Jackie: Ah, here it is! We're at the end of the game. Well, sort of. I, um, didn't manage to get that far, but apparently you've got to shoot this guy off a rooftop with your six shooter pistol, nipping behind a wall and reloading every so often (rather like Level Three, in fact). You'll have to get him four times to push him back, but all the time he'll be taking pot shots at you, shoving you backwards! It's a bit like a tug of war.

Matt: And that's it! What a little cracker of a game. Everything is as smooth and polished as you can get on a Speccy, and it's jam-packed full of things to do. The monochrome blue graphics are very nice and clear the animation is top notch and to cap it off the 30's style music is very atmospheric. All in all, very playable indeed. A hit!

Life Expectancy: 85%
Instant Appeal: 95%
Graphics: 93%
Addictiveness: 89%
Overall: 94%

Summary: A brilliant multiload film conversion, as good as anything released this year.

Award: Your Sinclair Megagame

Transcript by Chris Bourne

Your Sinclair Issue 69, Sep 1991   page(s) 57


Old games never die. They just sit around for years doing nothing, then come back in a smaller box. JON PILLAR inspects...

The Hit Squad
Reviewer: Jon Pillar

The game of the film of the series of the book of the period I never got to do in History pits you against countless gangsters over six meaty levels (four Op Wolf variants, a vertical scroller and a platform jobbie). The idea is to blast away at loads of minions and close in on Al Capone. Graphics throughout are splendidly detailed and atmospheric (although the hyperactive jumping gangsters of Level One do jar a bit) and the gameplay reflects all those months of design and tweaking that went into it. The bit when you're blazing away with a shotgun in Level Three and have to keep ducking out of the way to reload is great stuff!

It isn't all manic action and gratuitous violence though. Well, yes it is, but you've also got to remember to grab the vital evidence as you go - in Level Four you've got to protect a baby in a runaway pram as well. So it's a good job you can swop to another Untouchable if one's feeling a bit under the weather.

As regards special features, 128K owners get ragtime tunes to tap their feet to, while 48Kers benefit from not having to load another level until they've finished the present one.

All told, this is one heck of a barg. It's big, slick and addictive, so snap it up and go deal out some justice - the Chicago way.

Overall: 92%

Award: Your Sinclair Megagame

Transcript by Chris Bourne

Sinclair User Issue 92, Nov 1989   page(s) 30,31,32

Label: Ocean
Author: In House
Price: £8.95
Memory: 48K/128K
Joystick: Various

The movie licence is a funny creature. Capturing the excitement of a multi-million dollar film extravaganza for computer presentation is hardly an unambitious task. There have been winners and there have been stinkers. Ocean's Untouchables is a fine example of how to do the job properly.

Chicago. 1930's. Chicago is cracking under the mobster rule of Al Capone. Capone's men are running roughshod over the police and mayor's office. Indeed, he has agents in top positions in government and no-one is beyond his reach. Everyone can be "touched".

So serious is the problem that Treasury Agent Eliot Ness has been sent from Washington into Chicago to clean up the town.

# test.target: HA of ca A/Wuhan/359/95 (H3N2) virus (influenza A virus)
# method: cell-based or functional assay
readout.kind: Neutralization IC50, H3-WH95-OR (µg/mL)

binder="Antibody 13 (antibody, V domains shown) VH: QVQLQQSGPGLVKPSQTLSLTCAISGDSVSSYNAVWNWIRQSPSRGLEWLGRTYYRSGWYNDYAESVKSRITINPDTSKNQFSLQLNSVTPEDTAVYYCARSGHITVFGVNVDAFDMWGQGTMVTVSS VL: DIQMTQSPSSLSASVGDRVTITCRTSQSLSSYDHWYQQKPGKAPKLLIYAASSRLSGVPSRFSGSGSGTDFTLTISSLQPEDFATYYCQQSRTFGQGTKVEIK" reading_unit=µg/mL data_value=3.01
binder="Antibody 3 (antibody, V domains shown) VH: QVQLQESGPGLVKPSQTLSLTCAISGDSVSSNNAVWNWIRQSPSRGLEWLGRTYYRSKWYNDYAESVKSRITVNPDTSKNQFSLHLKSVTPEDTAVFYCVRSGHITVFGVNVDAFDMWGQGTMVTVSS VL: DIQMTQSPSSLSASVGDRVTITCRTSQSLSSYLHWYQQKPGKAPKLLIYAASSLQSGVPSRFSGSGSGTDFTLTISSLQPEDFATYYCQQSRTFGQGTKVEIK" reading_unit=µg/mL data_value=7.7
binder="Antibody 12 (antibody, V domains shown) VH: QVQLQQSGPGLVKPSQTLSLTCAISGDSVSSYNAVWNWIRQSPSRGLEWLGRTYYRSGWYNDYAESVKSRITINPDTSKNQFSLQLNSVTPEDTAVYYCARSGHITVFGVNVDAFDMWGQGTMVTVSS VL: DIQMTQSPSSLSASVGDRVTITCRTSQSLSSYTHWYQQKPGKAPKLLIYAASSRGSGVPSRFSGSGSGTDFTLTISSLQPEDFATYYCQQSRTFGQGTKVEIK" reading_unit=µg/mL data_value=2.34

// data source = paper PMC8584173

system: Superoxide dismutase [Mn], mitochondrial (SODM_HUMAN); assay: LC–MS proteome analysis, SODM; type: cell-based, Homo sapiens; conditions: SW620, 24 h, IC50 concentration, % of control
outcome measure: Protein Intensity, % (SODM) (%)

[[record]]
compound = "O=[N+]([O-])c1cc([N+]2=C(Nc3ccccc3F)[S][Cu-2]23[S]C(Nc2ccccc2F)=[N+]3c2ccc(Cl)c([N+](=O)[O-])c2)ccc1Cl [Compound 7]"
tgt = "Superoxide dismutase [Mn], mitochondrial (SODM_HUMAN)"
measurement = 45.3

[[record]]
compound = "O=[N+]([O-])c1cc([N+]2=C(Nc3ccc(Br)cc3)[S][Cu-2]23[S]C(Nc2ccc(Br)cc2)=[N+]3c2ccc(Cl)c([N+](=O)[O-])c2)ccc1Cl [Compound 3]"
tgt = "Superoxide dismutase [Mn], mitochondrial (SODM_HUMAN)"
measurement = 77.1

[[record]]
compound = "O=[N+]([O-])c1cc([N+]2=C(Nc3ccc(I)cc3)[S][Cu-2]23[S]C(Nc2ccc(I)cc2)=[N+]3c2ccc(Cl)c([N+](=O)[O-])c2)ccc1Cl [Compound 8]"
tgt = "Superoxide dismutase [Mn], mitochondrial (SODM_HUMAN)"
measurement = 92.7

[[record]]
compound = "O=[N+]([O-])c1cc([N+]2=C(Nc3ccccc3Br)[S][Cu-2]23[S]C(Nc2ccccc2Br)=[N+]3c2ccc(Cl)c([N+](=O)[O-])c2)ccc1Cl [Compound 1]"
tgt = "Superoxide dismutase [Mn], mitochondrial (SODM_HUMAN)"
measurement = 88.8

Since Capone employs an army of henchmen to carry out his dirty work and the police department is thoroughly riddled with bent rozzers, the chances of getting a conviction for murder, robbery or extortion are slim. Instead, the route to Capone's conviction is through exposing his tax frauds.

The game follows the plot of the film closely, and there are six stages of cinematic action which have been reproduced, masterfully, by the Ocean programmers.


After receiving a tip regarding an illegal liquor store, you have to make a raid and capture as many of Capone's men as possible. The screen is shown side on and - as is the whole game - in cyan and black. And you have to run and jump across a stack of packing cases, following the direction indicating arrows and apprehending the crooks.

The animation is simply superb as Eliot leaps around in pursuit of the baddies. Once you've captured enough villains, you find yourself on...


Ka-boom! Shotgun justice! You've managed to ambush a bunch of gangsters on the US/Canadian border. You need to blast them into submission. You take up a position lying at the mass of trucks and barrels. By rolling left and right, you can get a view of the different areas on the bridge. All the time the lower half of the screen contains a magnified representation of what you would see if you looked down the barrel of your shotgun. This obviously helps to aim and gives a close-up of objects in the distance.

Unfortunately, I found the shotgun sighting a bit tricky to make out. The size of the picture inside the gunbarrel wasn't especially clear, since the pixels inside are pretty big. When you're trying to survey the scene, aim and shoot at the necessary speed, there isn't really enough time to puzzle out what you're looking at.

The rest of this stage, though, is excellent. Smooth scrolling and fast action and the baddies buy it in fantastic Op Wolf style splendour. Each time you blow away a goon, you'll grab a crate of booze; all vital evidence in the campaign.


If you thought you'd had a treat with the bridge section, this stage will simply blow you away. Ness stands to the right of the screen, shotgun in hand, shielded by wall. Ahead, into the screen stretches a grimy, dimly lit alley. Shuttered windows, trashcans, litter. Occasionally cars pass at the end. He's been lead here on the trail of Capone's accountant, who now holds the key to a successful conviction.